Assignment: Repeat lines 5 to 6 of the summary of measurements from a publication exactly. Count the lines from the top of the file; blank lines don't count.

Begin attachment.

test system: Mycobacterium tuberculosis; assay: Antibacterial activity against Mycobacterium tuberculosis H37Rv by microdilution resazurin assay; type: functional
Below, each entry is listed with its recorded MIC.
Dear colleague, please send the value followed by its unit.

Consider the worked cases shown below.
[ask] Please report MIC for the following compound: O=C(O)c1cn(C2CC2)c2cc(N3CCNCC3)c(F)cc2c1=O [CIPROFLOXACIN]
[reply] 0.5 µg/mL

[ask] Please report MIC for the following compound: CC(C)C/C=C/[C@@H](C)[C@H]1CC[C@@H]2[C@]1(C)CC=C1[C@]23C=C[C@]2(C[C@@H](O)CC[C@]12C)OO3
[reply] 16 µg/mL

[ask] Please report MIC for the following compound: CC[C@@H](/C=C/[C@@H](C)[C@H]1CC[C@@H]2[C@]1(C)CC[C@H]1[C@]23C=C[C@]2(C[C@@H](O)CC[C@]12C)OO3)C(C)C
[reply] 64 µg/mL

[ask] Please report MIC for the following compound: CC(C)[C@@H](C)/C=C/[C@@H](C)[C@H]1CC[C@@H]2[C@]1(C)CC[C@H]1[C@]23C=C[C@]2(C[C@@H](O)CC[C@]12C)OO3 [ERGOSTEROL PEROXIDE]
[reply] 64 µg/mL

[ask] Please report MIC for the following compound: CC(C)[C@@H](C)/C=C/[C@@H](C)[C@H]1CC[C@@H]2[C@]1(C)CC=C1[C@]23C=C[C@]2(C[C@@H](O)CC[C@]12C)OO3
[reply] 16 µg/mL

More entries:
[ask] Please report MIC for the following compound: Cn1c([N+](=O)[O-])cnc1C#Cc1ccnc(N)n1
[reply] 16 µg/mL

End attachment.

[ask] Please report MIC for the following compound: O=C(O)c1cn(C2CC2)c2cc(N3CCNCC3)c(F)cc2c1=O [CIPROFLOXACIN]
[reply] 0.5 µg/mL